Yet India’s public spending on health, estimated at 1.2 percent of its GDP in 2009, is among the lowest in the world.
“This isn’t a quick-fix that we’re looking at here, it’s not a magic bullet,” said Jasmine Whitbread, CEO of Save the Children International.
“Not just in India, but in countries around the world, we know that you can’t just rely on trickle down. There have to be policies in place, there have got to be political choices that prioritise malnutrition.”
In Shivpuri, an impoverished tribal-dominated district in Madhya Pradesh, that reality is on full display.
The region’s malnutrition level for children under five matches the national average, but child mortality rates are worse at 103 deaths per 1,000. The national average is 66 deaths per 1,000, according to U.N. children’s agency, Unicef.
Most of the children here are from India’s most marginalised and poorest communities, such as tribals and lower castes where literacy is poor and poverty high.
Their mothers are themselves often undernourished, forced into early marriage when they reach puberty, and give birth to underweight babies with weak immune systems.
Illiteracy or lack of awareness takes its toll as well. These mothers do not breastfeed, offering buffalo milk and contaminated water instead and making their children prone to illnesses like diarrhoea, which prevents nutrient absorption.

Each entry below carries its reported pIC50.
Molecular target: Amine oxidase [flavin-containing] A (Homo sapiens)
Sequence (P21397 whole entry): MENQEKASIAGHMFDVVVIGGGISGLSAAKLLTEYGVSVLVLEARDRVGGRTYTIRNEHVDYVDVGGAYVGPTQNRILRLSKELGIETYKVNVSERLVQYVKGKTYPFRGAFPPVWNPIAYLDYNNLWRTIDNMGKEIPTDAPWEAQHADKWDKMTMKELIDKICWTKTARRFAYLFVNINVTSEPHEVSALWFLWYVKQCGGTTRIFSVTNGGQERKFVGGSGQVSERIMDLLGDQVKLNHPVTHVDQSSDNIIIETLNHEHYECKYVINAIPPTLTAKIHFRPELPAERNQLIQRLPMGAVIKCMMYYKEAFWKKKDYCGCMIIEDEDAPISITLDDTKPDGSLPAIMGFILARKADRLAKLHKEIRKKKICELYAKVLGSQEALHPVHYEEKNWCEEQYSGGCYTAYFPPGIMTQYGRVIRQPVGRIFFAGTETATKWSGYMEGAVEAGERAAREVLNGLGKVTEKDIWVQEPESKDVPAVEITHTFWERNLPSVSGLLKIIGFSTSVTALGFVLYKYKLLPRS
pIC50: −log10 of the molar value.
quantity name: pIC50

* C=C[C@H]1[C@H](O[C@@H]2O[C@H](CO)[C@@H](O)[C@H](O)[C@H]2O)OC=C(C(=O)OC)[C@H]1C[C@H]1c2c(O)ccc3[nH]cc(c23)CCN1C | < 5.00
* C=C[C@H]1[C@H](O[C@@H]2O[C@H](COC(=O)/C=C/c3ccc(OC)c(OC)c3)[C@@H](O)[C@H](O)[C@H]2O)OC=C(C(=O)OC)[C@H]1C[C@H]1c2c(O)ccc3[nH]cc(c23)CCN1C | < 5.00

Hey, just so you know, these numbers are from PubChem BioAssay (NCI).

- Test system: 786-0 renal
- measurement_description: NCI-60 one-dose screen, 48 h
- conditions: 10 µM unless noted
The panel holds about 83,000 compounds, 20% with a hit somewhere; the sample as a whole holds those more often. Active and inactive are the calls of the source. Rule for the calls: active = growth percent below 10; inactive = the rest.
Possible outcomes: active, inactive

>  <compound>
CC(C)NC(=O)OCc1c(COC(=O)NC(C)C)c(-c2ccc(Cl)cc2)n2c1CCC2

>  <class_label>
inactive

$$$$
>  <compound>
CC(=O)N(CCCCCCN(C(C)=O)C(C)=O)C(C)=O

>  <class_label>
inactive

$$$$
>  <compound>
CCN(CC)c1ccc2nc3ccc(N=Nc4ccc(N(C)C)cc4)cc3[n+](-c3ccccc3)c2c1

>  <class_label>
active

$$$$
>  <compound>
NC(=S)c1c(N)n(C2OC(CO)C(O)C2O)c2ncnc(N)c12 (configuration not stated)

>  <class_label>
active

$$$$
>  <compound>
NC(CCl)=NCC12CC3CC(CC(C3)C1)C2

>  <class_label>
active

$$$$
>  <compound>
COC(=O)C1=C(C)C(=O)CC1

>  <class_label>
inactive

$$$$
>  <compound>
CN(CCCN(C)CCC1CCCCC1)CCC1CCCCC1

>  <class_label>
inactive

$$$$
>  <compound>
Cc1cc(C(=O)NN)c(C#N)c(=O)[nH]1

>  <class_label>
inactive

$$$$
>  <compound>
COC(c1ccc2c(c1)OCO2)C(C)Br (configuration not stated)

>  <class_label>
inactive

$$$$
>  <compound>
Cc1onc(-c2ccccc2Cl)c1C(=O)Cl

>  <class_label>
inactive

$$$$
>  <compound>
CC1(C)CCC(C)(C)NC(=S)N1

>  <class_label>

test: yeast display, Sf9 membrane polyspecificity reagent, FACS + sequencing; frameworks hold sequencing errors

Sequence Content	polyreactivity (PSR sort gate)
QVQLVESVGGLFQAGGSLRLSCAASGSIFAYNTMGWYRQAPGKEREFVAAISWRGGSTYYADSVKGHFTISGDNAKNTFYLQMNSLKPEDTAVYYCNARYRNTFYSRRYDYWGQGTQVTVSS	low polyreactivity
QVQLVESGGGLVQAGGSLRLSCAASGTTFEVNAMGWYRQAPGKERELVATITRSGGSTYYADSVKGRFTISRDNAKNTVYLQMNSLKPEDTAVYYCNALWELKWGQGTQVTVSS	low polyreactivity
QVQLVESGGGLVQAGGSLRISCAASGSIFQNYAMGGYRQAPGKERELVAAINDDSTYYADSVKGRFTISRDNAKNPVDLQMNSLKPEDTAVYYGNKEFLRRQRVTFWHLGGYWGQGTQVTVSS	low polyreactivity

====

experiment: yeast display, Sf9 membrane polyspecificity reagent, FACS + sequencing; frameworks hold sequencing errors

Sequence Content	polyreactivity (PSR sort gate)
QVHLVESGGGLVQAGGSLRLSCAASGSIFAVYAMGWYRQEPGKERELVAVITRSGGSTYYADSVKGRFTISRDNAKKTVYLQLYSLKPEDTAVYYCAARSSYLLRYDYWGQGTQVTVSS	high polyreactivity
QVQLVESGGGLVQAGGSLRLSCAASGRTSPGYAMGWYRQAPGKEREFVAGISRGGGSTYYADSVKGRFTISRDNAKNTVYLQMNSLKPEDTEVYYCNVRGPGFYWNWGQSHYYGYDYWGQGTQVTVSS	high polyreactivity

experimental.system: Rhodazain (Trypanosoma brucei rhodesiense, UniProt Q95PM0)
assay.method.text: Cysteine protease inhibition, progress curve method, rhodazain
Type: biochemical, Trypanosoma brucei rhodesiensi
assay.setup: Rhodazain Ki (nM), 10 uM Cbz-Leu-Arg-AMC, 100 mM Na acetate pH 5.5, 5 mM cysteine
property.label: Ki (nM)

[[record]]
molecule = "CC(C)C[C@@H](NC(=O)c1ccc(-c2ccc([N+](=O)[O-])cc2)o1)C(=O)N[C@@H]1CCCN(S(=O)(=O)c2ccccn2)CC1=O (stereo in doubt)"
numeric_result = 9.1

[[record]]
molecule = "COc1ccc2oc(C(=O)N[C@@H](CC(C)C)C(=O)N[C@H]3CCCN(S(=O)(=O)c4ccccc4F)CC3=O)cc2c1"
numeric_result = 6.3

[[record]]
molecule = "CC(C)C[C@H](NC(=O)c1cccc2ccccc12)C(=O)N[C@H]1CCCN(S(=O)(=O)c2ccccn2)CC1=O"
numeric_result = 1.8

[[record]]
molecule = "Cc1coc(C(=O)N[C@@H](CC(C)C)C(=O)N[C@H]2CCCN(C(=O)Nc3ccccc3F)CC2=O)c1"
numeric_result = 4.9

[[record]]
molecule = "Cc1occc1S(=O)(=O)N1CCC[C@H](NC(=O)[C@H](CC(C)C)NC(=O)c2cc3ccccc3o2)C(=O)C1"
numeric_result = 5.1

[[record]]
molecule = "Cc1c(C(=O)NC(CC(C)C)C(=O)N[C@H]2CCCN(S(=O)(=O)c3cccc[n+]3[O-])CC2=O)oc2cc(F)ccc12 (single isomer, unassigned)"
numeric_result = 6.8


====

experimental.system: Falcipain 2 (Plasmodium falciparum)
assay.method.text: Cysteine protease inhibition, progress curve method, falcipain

Mostly living on less than $2 a day, these families can hardly afford anything beyond wheat chapatis that are devoid of much-needed protein and other nutrients.
India’s neglect of its young - 48 percent are stunted, 20 percent wasted and 70 percent anaemic - will have serious repercussions. The World Bank says malnutrition in the poorest countries slashes around 3 percent from annual economic growth.
Malnourished children will struggle at school, if they go at all, and earn 20 percent less during their working life and are more prone to infections, including HIV, and death.
Human development goals, signed up to at the start of the millennium by 192 U.N. members, including India, are also at risk.
Reducing child malnutrition by half and child mortality levels by two-thirds of 1990 levels are unlikely to be met by India by the 2015 deadline, say experts.
In comparison, neighbouring China has already achieved its target on malnutrition and under-five child mortality goals as its economic growth has been more broad-based, focusing on health, sanitation and small holder production.
While India has several schemes already running to battle malnutrition, the Indian government is now vaunting a multi-billion-dollar food subsidy programme as a possible solution.
But the Food Security Bill, which guarantees cut-price rice and wheat to 63.5 percent of the population may be more a political gimmick, experts worry, than about providing nutritious food to those who need it most.
“The Food Security Bill is a very good development, but it is a food security bill, not a nutrition security bill,” said Lawrence Haddad, director of the U.K.-based Institute of Development Studies.
For the children at Shivpuri’s nutrition centre, government plans mean little unless they put enough of the right food in their stomachs.
“You see her arms? They are almost the width of my thumb,” says Jharna, as she carried her limp, emaciated one-year-old grand-daughter, Sakshi, into the clinic. “She is too weak. She can’t even sit by herself.”
Writing by Nita Bhalla; Editing by John Chalmers and Sanjeev Miglani